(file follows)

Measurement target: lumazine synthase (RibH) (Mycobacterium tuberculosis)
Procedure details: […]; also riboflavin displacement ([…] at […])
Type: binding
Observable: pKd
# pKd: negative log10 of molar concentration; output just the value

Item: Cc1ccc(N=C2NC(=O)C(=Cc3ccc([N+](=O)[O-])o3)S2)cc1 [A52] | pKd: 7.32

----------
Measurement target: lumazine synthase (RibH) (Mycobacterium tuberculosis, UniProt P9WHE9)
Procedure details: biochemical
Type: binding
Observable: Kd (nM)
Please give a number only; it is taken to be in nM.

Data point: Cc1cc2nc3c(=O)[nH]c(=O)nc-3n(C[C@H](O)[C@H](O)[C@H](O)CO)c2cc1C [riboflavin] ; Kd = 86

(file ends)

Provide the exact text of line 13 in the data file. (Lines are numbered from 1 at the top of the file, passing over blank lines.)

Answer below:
Data point: Cc1cc2nc3c(=O)[nH]c(=O)nc-3n(C[C@H](O)[C@H](O)[C@H](O)CO)c2cc1C [riboflavin] ; Kd = 86